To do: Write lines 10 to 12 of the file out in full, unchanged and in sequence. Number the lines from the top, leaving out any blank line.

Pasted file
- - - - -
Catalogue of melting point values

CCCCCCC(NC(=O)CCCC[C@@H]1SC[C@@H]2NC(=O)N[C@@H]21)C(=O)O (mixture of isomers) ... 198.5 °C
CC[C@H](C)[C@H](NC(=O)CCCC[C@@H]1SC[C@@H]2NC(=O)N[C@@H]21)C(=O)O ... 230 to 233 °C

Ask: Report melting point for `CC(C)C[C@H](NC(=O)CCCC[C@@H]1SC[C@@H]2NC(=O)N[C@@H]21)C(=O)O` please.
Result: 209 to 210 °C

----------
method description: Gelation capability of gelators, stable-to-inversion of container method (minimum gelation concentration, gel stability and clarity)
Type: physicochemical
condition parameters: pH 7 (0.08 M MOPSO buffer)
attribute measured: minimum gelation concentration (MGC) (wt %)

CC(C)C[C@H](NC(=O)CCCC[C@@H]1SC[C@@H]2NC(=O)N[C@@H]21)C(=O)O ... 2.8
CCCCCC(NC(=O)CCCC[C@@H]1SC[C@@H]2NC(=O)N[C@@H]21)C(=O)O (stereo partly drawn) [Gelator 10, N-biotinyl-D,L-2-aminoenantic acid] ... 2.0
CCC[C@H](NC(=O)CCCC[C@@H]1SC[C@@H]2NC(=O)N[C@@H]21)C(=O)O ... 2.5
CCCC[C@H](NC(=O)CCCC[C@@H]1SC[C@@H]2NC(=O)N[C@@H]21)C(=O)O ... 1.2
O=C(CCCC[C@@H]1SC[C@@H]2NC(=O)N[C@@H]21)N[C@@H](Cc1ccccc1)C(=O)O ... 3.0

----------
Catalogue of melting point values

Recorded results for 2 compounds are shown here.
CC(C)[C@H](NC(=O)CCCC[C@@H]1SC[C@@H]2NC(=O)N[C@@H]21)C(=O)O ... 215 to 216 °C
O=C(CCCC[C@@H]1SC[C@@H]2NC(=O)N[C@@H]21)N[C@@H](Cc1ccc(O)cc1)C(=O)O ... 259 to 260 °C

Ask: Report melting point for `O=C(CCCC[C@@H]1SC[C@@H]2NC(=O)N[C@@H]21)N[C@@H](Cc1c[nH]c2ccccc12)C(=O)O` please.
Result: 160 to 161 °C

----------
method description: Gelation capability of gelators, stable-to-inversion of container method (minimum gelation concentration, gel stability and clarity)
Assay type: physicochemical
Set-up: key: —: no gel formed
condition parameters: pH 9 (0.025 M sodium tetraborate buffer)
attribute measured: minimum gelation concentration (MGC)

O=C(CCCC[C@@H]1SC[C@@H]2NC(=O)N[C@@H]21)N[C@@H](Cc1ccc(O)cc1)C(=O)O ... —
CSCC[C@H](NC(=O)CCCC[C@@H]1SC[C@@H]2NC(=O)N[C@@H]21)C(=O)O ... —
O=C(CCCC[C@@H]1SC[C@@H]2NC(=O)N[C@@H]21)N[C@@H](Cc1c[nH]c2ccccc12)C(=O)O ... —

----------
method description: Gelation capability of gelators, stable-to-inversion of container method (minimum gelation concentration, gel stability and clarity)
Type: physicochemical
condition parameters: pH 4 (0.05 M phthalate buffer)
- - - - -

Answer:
attribute measured: minimum gelation concentration (MGC) (wt %)

CC(C)C[C@H](NC(=O)CCCC[C@@H]1SC[C@@H]2NC(=O)N[C@@H]21)C(=O)O ... 2.8
CCCCCC(NC(=O)CCCC[C@@H]1SC[C@@H]2NC(=O)N[C@@H]21)C(=O)O (stereo partly drawn) [Gelator 10, N-biotinyl-D,L-2-aminoenantic acid] ... 2.0